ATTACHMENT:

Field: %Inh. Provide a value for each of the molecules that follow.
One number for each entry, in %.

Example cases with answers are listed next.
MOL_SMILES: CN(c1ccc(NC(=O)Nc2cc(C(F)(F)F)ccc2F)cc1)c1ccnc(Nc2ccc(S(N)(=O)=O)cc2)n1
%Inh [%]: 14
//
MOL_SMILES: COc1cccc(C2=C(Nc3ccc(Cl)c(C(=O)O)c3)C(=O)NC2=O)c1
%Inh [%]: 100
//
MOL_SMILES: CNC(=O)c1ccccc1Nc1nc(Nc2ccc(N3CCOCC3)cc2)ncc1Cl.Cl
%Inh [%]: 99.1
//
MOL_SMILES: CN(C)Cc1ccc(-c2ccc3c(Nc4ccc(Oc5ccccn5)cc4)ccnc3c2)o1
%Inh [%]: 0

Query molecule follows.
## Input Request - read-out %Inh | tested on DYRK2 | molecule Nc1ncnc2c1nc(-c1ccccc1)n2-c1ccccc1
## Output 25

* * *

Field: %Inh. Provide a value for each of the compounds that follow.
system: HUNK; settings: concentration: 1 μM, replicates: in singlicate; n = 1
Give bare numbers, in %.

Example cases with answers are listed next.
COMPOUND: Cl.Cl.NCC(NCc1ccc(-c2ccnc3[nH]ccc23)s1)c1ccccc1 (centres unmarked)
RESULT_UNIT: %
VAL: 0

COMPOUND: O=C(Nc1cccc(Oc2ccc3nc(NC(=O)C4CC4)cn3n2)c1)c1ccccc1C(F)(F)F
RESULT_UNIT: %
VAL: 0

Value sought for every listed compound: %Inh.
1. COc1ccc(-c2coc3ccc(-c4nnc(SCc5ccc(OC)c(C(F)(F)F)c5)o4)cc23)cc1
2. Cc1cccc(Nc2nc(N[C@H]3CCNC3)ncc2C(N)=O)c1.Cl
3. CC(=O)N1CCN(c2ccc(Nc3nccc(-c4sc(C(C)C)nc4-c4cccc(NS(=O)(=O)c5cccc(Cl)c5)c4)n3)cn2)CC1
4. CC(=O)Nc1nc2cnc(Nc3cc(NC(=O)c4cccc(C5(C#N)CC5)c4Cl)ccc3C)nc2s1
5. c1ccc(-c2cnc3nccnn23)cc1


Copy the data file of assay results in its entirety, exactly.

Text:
Field: %Inh. Provide a value for each of the molecules that follow.
One number for each entry, in %.

Example cases with answers are listed next.
MOL_SMILES: CN(c1ccc(NC(=O)Nc2cc(C(F)(F)F)ccc2F)cc1)c1ccnc(Nc2ccc(S(N)(=O)=O)cc2)n1
%Inh [%]: 14
//
MOL_SMILES: COc1cccc(C2=C(Nc3ccc(Cl)c(C(=O)O)c3)C(=O)NC2=O)c1
%Inh [%]: 100
//
MOL_SMILES: CNC(=O)c1ccccc1Nc1nc(Nc2ccc(N3CCOCC3)cc2)ncc1Cl.Cl
%Inh [%]: 99.1
//
MOL_SMILES: CN(C)Cc1ccc(-c2ccc3c(Nc4ccc(Oc5ccccn5)cc4)ccnc3c2)o1
%Inh [%]: 0

Query molecule follows.
## Input Request - read-out %Inh | tested on DYRK2 | molecule Nc1ncnc2c1nc(-c1ccccc1)n2-c1ccccc1
## Output 25

* * *

Field: %Inh. Provide a value for each of the compounds that follow.
system: HUNK; settings: concentration: 1 μM, replicates: in singlicate; n = 1
Give bare numbers, in %.

Example cases with answers are listed next.
COMPOUND: Cl.Cl.NCC(NCc1ccc(-c2ccnc3[nH]ccc23)s1)c1ccccc1 (centres unmarked)
RESULT_UNIT: %
VAL: 0

COMPOUND: O=C(Nc1cccc(Oc2ccc3nc(NC(=O)C4CC4)cn3n2)c1)c1ccccc1C(F)(F)F
RESULT_UNIT: %
VAL: 0

Value sought for every listed compound: %Inh.
1. COc1ccc(-c2coc3ccc(-c4nnc(SCc5ccc(OC)c(C(F)(F)F)c5)o4)cc23)cc1
2. Cc1cccc(Nc2nc(N[C@H]3CCNC3)ncc2C(N)=O)c1.Cl
3. CC(=O)N1CCN(c2ccc(Nc3nccc(-c4sc(C(C)C)nc4-c4cccc(NS(=O)(=O)c5cccc(Cl)c5)c4)n3)cn2)CC1
4. CC(=O)Nc1nc2cnc(Nc3cc(NC(=O)c4cccc(C5(C#N)CC5)c4Cl)ccc3C)nc2s1
5. c1ccc(-c2cnc3nccnn23)cc1